Low doses of amitriptyline moderately improve sleep disturbances and reduce pain and fatigue associated with fibromyalgia. It is recommended for fibromyalgia accompanied by depression by Association of the Scientific Medical Societies in Germany and as a second-line option for fibromyalgia, with exercise being the first line option, by European League Against Rheumatism. Combinations of amitriptyline and fluoxetine or melatonin may reduce fibromyalgia pain better than either medication alone.
There is some (low-quality) evidence that amitriptyline may reduce pain in cancer patients. It is recommended only as a second line therapy for non-chemotherapy-induced neuropathic or mixed neuropathic pain, if opioids did not provide the desired effect.
Moderate evidence exists in favor of amitriptyline use for atypical facial pain. Amitriptyline is ineffective for HIV-associated neuropathy.
Amitriptyline is probably effective for the prevention of periodic migraine in adults. Amitriptyline is similar in efficacy to venlafaxine and topiramate but carries a higher burden of adverse effects than topiramate. For many patients, even very small doses of amitriptyline are helpful, which may allow to minimize the side effects. Amitriptyline is not significantly different from placebo when used for the prevention of migraine in children.
Amitriptyline may reduce the frequency and duration of chronic tension headache, but it is associated with worse adverse effects than mirtazapine. Overall, amitriptyline is recommended for tension headache prophylaxis, along with lifestyle advice, which should include avoidance of analgesia and caffeine.
Amitriptyline is effective for the treatment of irritable bowel syndrome; however, because of its side effects, it should be reserved for select patients for whom other agents do not work. There is insufficient evidence to support its use for abdominal pain in children with functional gastrointestinal disorders.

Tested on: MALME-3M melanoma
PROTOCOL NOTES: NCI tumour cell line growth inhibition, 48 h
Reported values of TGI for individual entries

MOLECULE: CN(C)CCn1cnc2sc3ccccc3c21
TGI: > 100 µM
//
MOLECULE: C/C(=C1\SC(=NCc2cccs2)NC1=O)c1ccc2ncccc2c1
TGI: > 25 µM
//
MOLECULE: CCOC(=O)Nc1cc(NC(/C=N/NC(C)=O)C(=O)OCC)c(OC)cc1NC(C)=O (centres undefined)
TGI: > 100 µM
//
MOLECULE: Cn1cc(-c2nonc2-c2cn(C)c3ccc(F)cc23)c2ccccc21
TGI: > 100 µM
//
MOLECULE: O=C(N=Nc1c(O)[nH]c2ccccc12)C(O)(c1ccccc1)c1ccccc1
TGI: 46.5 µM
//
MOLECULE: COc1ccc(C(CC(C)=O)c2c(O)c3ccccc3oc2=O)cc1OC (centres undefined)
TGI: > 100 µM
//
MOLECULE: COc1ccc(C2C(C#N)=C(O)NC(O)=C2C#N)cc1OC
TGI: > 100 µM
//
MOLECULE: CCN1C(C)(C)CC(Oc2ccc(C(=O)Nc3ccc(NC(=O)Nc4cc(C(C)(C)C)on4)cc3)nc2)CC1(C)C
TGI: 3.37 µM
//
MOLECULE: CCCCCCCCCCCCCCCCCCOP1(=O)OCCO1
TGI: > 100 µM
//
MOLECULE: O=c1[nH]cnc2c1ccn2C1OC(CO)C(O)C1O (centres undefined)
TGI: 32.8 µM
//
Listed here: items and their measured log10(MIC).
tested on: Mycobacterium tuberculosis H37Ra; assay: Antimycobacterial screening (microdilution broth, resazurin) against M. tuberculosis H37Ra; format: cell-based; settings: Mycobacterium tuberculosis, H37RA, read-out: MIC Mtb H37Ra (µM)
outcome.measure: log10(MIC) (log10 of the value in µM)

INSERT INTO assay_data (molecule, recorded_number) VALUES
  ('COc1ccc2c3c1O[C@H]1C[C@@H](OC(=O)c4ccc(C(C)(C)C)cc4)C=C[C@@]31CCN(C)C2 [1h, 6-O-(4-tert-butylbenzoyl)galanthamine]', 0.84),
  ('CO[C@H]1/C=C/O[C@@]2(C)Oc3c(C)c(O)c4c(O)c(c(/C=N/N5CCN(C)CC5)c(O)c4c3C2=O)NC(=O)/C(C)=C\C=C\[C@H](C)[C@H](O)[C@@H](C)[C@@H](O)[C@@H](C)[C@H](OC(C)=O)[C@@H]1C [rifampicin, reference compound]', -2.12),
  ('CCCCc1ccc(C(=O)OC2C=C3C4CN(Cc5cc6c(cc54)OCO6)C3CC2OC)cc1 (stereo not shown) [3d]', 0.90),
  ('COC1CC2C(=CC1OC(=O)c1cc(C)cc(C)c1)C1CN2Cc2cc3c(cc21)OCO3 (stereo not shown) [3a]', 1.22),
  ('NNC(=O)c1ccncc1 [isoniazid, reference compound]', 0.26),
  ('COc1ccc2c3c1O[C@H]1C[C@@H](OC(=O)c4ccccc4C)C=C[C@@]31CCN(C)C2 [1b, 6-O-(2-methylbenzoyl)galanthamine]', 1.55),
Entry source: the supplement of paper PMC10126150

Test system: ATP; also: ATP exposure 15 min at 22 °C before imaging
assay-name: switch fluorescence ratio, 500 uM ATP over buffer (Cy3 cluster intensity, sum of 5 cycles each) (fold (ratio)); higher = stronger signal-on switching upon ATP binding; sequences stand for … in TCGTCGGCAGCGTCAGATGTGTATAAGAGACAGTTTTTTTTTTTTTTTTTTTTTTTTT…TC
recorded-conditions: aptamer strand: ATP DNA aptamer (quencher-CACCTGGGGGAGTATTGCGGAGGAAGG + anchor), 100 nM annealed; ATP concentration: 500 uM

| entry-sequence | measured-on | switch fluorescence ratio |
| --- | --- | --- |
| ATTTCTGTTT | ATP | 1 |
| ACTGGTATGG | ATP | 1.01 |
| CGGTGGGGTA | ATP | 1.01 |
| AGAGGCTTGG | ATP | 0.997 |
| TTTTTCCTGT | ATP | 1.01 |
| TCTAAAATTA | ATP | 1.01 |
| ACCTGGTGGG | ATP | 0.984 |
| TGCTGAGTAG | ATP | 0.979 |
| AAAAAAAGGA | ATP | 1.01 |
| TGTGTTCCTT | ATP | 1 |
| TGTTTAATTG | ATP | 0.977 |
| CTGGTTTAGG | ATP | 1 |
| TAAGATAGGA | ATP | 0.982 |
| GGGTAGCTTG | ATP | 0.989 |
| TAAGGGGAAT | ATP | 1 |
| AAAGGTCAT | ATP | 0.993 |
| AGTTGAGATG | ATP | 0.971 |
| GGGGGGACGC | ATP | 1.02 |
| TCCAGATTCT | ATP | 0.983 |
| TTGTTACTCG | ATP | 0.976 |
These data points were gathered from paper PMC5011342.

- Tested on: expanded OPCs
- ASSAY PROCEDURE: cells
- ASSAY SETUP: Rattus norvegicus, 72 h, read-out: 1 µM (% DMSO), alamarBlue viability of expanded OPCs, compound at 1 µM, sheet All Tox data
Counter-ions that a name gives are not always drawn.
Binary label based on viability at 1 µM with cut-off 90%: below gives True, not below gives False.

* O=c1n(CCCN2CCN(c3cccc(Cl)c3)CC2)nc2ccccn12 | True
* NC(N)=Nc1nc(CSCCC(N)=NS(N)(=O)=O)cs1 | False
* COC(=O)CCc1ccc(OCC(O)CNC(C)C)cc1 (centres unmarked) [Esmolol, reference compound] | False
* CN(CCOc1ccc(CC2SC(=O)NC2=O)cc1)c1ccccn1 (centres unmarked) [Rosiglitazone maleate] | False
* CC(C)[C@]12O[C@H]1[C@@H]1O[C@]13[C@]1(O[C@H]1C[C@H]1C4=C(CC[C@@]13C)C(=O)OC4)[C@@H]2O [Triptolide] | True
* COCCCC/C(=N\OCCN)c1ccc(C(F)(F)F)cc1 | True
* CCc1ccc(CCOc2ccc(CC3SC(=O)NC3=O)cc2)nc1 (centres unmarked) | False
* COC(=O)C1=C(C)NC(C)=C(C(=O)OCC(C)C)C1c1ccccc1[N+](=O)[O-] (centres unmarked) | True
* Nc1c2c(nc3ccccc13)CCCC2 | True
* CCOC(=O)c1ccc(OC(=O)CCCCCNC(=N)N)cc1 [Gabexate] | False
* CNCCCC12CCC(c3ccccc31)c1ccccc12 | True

Tricyclic antidepressants decrease the frequency, severity, and duration of cyclic vomiting syndrome episodes. Amitriptyline, as the most commonly used of them, is recommended as a first-line agent for its therapy.
Amitriptyline may improve pain and urgency intensity associated with bladder pain syndrome and can be used in the management of this syndrome. Amitriptyline can be used in the treatment of nocturnal enuresis in children. However, its effect is not sustained after the treatment ends. Alarm therapy gives better short- and long-term results.
In the US, amitriptyline is commonly used in children with ADHD as an adjunct to stimulant medications without any evidence or guideline supporting this practice. Many physicians in the UK commonly prescribe amitriptyline for insomnia; however, Cochrane reviewers were not able to find any randomized controlled studies that would support or refute this practice.
Contraindications and precautions
The known contraindications of amitriptyline are:
Amitriptyline should be used with caution in patients with epilepsy, impaired liver function, pheochromocytoma, urinary retention, prostate enlargement, hyperthyroidism, and pyloric stenosis.
In patients with the rare condition of shallow anterior chamber of eyeball and narrow anterior chamber angle, amitriptyline may provoke attacks of acute glaucoma due to dilation of the pupil. It may aggravate psychosis, if used for depression with schizophrenia, or precipitate the switch to mania in those with bipolar disorder.